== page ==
In RUN 1 and RUN 2, SC and runoff were lower because there was no rill formation. At this stage, the topsoil was preserved and resistant to the hydraulic forces of surface runoff. Additionally, sediment exhaustion was not observed during the experiment. This process would indicate that the system was transport limited.

In RUN3 to RUN5, the topsoil had been partially depleted, and the compacted layer was closer to the surface. Thus, even without rill deepening, the rill incision increased the SC more than threefold when compared to the erosion caused by surface runoff.

Furthermore, in this simulation (RUN3 to RUN5), sediment exhaustion was observed, which indicated that the system was detach-limited. After rill incision, the flow was channeled along the rill (i.e., rill flow). The compacted layer prevented rill deepening and sediment detachment (Figure 6). However, the values of the hydraulic flow variables were high, especially towards the end of the experiment. At that time, the same hydraulic conditions (energy) that eroded the top soil were not able to not erode the compacted layer.



The hydraulic variables indicated that the threshold for rill incision differed from the variables related to the sediment transport. Rill incision occurs at a Reynolds number of 5000, a shear stress of ~11 (Pa), and shear velocity of 0.1 m s-1. The following hydraulic variables were related to sediment production: Reynolds number, flow velocity, and unit stream power. All variables were related to flow velocity, and Re was a good predictor for both rill incision and sediment transport.

Clay soils are known to be more resistant to soil erosion than other soil types (Knapen et al., 2007). Consequently, the thresholds for rill incision and sediment transport are high when compared to soils with more silt and sand contents. Furthermore, there is no consensus concerning the best predictors for rill incision, sediment detachment, or sediment transport (Bryan, 2000; Govers et al., 2007; Knapen et al., 2007). Therefore, a straightforward comparison of the results of this study with those described in the literature is difficult, particularly because of the context of the experiment (e.g., experimental setup and variability). Moreover, most studies focused on topsoil strength, and little attention was paid to the compacted layer. However, laboratory experiments have provided some insight into the effect of the compacted layer on soil erosion, particularly on agricultural lands (Rockwell, 2011).

Conventional tillage requires the use of various mechanical implements. Therefore, in the current agricultural system, the formation of compacted subsurface layers is rather common (Figure 6a). The depth of the compacted layer beneath the soil surface varies widely, from 10 to 60 cm (Hamza & Anderson, 2005).

Agricultural implements (e.g., cultivators, harrows, harrow discs, rippers, and moldboards) operate at different depths. Generally, the tillage depth of the instruments varied from <5 cm to ~40 cm (van Oost et al., 2006; Bertolino et al., 2010). The plowing depth can reach down to 50 cm in some cases (Blanco & Lal, 2010). Thus, each implement may have created a compacted layer with specific physical characteristics. As a result, the hydraulic flow conditions for rill formation might also vary.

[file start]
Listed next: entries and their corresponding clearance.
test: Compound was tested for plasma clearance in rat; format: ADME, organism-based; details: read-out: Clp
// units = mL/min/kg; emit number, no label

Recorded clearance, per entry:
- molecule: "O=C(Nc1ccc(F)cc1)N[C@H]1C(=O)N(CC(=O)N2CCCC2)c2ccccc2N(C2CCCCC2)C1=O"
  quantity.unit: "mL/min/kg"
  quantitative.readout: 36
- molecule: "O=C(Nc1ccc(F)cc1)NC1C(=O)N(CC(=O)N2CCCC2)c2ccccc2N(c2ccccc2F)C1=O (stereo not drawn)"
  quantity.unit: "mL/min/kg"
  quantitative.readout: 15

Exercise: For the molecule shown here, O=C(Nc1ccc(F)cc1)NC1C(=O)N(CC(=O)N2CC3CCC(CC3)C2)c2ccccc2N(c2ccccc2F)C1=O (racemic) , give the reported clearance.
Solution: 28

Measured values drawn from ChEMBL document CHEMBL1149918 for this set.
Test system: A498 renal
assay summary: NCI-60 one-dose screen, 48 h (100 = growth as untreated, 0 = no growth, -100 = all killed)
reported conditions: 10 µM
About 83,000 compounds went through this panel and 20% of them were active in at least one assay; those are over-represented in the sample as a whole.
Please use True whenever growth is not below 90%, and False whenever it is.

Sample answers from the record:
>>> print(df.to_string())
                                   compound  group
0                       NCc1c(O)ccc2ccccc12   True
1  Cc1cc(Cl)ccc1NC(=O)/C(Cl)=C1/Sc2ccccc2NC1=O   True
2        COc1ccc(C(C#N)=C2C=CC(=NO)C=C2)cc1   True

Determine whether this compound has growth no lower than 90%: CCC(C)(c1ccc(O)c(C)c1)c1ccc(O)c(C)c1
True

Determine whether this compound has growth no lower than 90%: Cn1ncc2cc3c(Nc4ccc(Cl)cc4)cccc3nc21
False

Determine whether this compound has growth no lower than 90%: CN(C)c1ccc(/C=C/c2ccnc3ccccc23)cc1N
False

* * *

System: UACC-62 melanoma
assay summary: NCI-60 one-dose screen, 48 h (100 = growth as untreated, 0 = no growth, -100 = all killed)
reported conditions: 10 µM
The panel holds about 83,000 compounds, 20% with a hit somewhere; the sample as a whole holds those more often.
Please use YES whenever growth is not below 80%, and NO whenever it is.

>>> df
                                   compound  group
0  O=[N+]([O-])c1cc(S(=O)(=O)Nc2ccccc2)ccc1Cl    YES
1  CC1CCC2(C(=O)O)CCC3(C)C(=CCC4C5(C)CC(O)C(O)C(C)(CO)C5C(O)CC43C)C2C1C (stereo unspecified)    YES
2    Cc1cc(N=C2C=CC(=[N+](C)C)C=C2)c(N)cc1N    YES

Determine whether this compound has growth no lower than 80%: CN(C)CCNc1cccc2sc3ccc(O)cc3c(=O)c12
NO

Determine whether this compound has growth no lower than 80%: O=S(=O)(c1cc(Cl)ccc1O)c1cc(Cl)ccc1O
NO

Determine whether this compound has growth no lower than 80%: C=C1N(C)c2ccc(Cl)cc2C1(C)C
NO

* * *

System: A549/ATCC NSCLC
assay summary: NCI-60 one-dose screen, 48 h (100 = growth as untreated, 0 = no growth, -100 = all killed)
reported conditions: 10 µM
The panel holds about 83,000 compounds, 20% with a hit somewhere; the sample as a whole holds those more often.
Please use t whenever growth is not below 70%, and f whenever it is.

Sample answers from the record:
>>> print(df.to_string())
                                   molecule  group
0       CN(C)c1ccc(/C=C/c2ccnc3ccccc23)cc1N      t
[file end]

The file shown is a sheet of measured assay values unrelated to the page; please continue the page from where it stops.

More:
The conventional tillage system generates soil anisotropy in the deeper layers (Figure 6) (e.g., soil strength, bulk density, and infiltration). While the topsoil was affected by disturbances, a subsurface compacted layer was generated in the deeper soil layers because of the limits of the cultivation equipment.

Consequently, the compacted layer can induce several subprocesses, which can decrease topsoil strength against surface runoff and facilitate subsurface flow. These processes are well-documented in the literature, and only some of the most common processes have been mentioned here.

The main effects of a compacted layer on soil erosion include the following: a) a rise in the water table or development of a transient water table (Lin et al., 2008; Bertolino et al., 2010), b) an abrupt decrease in the vertical transport capacity of water between the layers (i.e., hydraulic discontinuity) (Hemmat et al., 2007; Lin et al., 2008; Bertolino et al., 2010), and c) saturation-excess runoff and preferential flow in the soil (Lin et al., 2008).

Rills formed in the clay soil with a compacted layer have a U-shaped (flat) bottom because of the homogeneous strength of the compacted layer (Figure 6). These rills are shallow and can easily be removed between crops by tilling. However, during the rill development, large amounts of soil and contaminants can be transferred to the valley bottom through this channel. Therefore, a compacted layer results in more complex soil features and induces conditions for rill formation; which have not been widely considered in previous studies on soil erosion.



1. The hydraulic properties that induce sediment transport and rill formation are not the same, because of the resistance of the compacted layer; the hydraulic conditions leading to rill incision on the soil surface differed from the conditions inducing rill deepening.

2. The Reynolds number was the best hydraulic predictor for both processes. A rill incision occurs with a Reynolds number 5,000, a shear stress of ~11 (Pa) and a shear velocity of 0.1 m s-1.

3. The compacted layer prevented rill deepening and avoided sediment detachment (detachment-limited).

4. The formed rills were shallow and could easily be removed by tillage between crops. However, during rill development, large amounts of soil and contaminants could also be transferred.



The author would like to thank João Augusto Coblinski, Fagner Dallaqua and Wolliver Anderson Dias for their support with the time-consuming fieldwork and laboratory tests.



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Received for publication on November 21, 2012
Approved on June 24, 2013



1 Study funded by the Brazilian Council for Scientific and Technological Development (CNPq) (Edital Universal MCT/CNPq 14/2009) (Protocol 473809/2009-5).